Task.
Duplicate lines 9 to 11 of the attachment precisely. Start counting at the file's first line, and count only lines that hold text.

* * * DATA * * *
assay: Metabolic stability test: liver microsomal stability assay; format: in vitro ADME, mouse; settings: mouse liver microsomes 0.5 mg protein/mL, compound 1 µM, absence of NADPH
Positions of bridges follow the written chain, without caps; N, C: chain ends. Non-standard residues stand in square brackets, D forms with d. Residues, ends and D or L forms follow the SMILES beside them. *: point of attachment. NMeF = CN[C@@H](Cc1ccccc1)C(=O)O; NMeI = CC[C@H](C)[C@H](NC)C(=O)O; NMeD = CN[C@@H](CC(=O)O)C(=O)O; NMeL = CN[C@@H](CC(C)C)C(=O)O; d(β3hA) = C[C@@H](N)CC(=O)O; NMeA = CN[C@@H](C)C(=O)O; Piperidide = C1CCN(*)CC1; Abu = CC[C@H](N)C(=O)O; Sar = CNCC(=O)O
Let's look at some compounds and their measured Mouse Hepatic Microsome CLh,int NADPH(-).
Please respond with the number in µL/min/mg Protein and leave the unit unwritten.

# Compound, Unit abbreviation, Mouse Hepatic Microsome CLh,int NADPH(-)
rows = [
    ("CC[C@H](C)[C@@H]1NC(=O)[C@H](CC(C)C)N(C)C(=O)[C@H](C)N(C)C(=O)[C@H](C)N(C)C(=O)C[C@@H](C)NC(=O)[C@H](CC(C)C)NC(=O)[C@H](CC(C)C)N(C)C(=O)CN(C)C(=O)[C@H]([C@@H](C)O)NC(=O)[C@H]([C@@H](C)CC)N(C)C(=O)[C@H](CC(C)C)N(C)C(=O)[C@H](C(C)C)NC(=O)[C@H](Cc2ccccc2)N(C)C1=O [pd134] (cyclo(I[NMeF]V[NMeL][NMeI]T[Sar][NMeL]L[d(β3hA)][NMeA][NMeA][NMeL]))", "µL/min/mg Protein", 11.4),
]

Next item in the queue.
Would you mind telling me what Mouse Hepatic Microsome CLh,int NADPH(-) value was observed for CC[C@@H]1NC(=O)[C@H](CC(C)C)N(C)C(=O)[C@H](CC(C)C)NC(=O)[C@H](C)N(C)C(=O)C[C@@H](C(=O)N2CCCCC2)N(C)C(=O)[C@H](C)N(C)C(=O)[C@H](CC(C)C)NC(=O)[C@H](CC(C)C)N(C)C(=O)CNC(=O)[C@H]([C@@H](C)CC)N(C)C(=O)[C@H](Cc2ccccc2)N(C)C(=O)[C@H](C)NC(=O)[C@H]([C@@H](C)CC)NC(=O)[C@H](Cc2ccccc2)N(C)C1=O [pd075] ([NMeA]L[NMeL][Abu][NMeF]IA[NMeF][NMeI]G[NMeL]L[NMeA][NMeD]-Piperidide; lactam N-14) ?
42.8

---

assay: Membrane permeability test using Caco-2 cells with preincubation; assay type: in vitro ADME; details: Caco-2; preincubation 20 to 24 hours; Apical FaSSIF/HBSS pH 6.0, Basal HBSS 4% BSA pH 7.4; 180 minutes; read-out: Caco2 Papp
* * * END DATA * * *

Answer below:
Next item in the queue.
Would you mind telling me what Mouse Hepatic Microsome CLh,int NADPH(-) value was observed for CC[C@@H]1NC(=O)[C@H](CC(C)C)N(C)C(=O)[C@H](CC(C)C)NC(=O)[C@H](C)N(C)C(=O)C[C@@H](C(=O)N2CCCCC2)N(C)C(=O)[C@H](C)N(C)C(=O)[C@H](CC(C)C)NC(=O)[C@H](CC(C)C)N(C)C(=O)CNC(=O)[C@H]([C@@H](C)CC)N(C)C(=O)[C@H](Cc2ccccc2)N(C)C(=O)[C@H](C)NC(=O)[C@H]([C@@H](C)CC)NC(=O)[C@H](Cc2ccccc2)N(C)C1=O [pd075] ([NMeA]L[NMeL][Abu][NMeF]IA[NMeF][NMeI]G[NMeL]L[NMeA][NMeD]-Piperidide; lactam N-14) ?
42.8